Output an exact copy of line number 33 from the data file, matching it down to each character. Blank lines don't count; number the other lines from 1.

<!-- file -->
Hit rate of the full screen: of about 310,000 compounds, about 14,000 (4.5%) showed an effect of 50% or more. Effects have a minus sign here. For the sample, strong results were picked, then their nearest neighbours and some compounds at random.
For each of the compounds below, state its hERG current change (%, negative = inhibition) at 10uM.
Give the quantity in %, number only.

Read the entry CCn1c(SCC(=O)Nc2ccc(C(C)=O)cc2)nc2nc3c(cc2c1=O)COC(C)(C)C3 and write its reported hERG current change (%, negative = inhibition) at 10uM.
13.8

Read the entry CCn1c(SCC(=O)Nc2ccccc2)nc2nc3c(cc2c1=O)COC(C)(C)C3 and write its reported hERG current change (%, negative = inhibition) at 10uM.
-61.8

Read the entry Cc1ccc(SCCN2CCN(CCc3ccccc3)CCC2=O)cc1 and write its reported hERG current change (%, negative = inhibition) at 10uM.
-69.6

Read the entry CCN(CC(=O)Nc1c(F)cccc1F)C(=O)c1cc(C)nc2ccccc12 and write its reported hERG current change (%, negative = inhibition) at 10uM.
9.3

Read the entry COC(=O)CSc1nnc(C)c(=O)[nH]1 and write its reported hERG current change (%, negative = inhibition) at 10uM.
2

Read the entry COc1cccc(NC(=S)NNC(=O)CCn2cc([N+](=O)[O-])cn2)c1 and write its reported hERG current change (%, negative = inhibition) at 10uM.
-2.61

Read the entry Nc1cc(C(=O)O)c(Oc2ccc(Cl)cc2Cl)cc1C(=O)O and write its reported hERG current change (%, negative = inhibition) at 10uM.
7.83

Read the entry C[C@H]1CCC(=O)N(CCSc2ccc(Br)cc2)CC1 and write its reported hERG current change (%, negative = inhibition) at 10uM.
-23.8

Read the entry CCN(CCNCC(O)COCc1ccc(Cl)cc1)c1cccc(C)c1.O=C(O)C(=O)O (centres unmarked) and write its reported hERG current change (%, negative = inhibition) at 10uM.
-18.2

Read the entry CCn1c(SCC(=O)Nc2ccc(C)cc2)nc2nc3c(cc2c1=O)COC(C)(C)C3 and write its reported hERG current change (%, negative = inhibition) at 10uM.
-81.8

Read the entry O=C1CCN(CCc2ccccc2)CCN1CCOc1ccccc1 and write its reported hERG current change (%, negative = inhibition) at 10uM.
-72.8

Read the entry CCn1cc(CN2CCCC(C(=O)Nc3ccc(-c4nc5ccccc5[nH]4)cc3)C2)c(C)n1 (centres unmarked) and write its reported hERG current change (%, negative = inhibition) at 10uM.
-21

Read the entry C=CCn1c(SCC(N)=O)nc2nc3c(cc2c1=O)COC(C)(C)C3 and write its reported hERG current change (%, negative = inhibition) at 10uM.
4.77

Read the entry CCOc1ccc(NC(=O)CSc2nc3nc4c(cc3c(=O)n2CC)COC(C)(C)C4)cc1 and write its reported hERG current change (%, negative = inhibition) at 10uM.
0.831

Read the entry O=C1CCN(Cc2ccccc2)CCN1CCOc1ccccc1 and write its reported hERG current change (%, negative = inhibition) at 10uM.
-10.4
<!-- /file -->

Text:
-10.4